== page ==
dreaming in swahili

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Most migrant stories tell tales of people flooding the big cities of “the North”. So when I got an email from Jenny sent from Zanzibar, Tanzania I knew how precious this unique window into life abroad would be. She is an awesome photographer too, so don’t forget to check her pictures in flickr.

We haven’t had running water for a while now. The rainy season ended shortly after we arrived, and with it came an empty well. Our ‘well’ is actually a large concrete box that sits above ground in our backyard. When it gets below a certain point, the pump won’t run and we can’t even get water out of the tap on the side of the box. We’ve gotten used to having to climb on top of the box and lower buckets down, and then pull them back up using our laundry line. It’s hard work, and the buckets come up full of bugs and floating debris. I try not to look too closely at it when I make myself a cup of Tanzanian coffee or during the ‘bird baths’ that I take with the bucket several times a day.

We were invited to a traditional Muslim wedding last weekend and it’s something that I’ll never forget. Men and women were separated. The women, dressed in beautifully multicoloured kangas, sat in ‘dining hall’ style, facing each other on mats outside. We were served communal bowls of pilau, zanzibari style rice mixed with meat, potato and spices. Everyone ate with their right hand only, as the left hand is traditionally used for ‘personal business’.

People walk and even run in their bare feet. It’s rare to see a child in our neighbourhood wearing shoes. Both women and men carry large loads balanced on their heads. Bundles of wood, buckets of water, food.

The music here is amazing. They call it ‘bongo flava’ and zanzibari people really know how to dance. I’ve never seen people move their bodies like this before. Surprisingly, people here also like western pop music, we hear a lot of Shania Twain and Shakira in our neighbourhood. We got to hear some traditional muslim music last week at the opening of the Zanzibar film festival. Young boys sat in a row in front and danced as if they were in a trance, their bodies moving like they were one person.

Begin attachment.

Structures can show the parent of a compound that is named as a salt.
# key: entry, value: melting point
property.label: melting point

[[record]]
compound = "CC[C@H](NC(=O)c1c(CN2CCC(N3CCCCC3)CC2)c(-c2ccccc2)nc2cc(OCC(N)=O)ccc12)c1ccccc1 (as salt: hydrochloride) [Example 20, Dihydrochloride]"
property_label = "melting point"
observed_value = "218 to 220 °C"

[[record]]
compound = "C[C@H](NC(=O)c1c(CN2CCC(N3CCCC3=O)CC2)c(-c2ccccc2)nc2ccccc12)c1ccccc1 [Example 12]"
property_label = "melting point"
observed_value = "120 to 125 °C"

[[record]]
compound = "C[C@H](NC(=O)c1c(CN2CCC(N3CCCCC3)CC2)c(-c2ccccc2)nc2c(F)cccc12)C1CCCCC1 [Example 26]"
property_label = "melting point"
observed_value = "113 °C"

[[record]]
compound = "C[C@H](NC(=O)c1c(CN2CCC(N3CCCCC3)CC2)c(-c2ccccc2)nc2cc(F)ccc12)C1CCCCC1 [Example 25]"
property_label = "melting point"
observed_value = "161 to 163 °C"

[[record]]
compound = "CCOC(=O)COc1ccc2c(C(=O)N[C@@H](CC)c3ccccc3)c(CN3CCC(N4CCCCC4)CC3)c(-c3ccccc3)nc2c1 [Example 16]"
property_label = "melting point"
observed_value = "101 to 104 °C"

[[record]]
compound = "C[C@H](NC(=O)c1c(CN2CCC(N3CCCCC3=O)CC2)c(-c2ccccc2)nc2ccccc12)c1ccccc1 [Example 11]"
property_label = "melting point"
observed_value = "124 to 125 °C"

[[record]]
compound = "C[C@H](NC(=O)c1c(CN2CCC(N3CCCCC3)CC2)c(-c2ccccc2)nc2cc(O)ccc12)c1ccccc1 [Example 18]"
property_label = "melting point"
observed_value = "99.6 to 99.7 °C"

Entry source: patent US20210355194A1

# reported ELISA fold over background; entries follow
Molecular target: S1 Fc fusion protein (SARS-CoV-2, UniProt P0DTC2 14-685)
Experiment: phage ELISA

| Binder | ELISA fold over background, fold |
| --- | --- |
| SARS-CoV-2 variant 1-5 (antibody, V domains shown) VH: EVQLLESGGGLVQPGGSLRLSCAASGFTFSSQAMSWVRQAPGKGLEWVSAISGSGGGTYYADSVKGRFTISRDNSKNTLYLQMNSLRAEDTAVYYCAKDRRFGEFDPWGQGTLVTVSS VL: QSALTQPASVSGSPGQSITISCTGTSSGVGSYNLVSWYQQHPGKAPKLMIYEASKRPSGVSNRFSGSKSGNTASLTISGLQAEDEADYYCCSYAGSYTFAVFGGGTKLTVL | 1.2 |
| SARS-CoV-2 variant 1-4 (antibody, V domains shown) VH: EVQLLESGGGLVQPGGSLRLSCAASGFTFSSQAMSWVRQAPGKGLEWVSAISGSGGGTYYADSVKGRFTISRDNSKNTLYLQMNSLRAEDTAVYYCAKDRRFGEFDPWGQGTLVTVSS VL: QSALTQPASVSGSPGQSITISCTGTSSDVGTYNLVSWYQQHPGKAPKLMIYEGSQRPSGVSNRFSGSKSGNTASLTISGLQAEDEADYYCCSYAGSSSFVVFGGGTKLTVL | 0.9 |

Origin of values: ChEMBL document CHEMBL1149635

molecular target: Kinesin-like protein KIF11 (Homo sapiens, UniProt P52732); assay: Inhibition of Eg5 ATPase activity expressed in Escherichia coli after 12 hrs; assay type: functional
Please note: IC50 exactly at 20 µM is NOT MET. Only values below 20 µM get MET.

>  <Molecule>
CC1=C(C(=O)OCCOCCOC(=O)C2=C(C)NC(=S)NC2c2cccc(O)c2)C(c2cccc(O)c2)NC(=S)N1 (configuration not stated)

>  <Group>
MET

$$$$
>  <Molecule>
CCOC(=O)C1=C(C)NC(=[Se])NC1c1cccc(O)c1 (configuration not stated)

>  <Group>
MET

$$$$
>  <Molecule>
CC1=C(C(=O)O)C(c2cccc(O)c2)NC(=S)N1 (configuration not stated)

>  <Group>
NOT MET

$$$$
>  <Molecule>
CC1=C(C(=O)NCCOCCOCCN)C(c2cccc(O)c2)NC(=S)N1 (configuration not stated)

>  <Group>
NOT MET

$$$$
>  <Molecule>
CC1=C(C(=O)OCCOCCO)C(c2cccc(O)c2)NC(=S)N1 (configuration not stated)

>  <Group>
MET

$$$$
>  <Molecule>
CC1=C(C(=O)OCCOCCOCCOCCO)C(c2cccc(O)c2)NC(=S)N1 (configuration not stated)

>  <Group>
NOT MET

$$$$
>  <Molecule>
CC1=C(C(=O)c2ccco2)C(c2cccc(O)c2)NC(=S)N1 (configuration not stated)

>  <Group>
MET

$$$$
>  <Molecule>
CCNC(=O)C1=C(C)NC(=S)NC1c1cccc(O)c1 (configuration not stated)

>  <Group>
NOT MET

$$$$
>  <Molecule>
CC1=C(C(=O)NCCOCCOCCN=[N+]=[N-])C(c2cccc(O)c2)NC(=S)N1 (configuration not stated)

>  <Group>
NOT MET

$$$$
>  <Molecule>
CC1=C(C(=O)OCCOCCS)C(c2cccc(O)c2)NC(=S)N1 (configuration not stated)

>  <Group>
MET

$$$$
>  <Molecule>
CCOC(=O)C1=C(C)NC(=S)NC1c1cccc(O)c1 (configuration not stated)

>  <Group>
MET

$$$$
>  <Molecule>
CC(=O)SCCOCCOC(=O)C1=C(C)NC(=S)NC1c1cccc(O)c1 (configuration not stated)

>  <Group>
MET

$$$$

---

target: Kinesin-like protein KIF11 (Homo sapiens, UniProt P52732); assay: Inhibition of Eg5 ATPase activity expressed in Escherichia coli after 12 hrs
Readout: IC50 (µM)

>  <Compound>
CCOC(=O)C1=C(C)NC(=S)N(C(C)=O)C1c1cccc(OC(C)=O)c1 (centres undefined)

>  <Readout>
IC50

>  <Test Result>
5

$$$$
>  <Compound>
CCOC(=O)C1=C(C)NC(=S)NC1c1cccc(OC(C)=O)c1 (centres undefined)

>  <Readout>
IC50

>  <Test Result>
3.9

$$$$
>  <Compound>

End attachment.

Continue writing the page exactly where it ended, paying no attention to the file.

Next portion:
The road we live on is made of dirt. It’s covered in potholes and littered with garbage. At night, there are no lights and you can see millions of stars. Without a flashlight, we must look drunk, stumbling up and down and bumping into each other. There are no dumps. Everyone piles their garbage on their lawn and a few times a week, it’s burned.

People are very friendly here. Everyone we pass greets us, sometimes using four or five different greetings. Mambo-poa! Shikamoo-Marahaba! Habari-nzuri! Some English words are used as greetings too, but I refuse to use some of them because they just feel cheesy. (“Fresh!”)

Despite the challenges, and the things I don’t understand, I’ve come to love it. I love the peaceful, relaxed atmosphere of our community. A common greeting on the street is salama, which means peace. I love the stars at night. I love the little children at the youth centre, with their big smiles and bright eyes. I love riding in the back of open dala dalas, with the wind blowing and everyone laughing. I love our big morning breakfasts, our morning runs, even the guys who run the local duka.

Thanks Jenny. Sometimes it’s easy to forget that there is more world out there, beyond the city limits. Life may seem absolutely chaotic, but it is remarkably inspiring.

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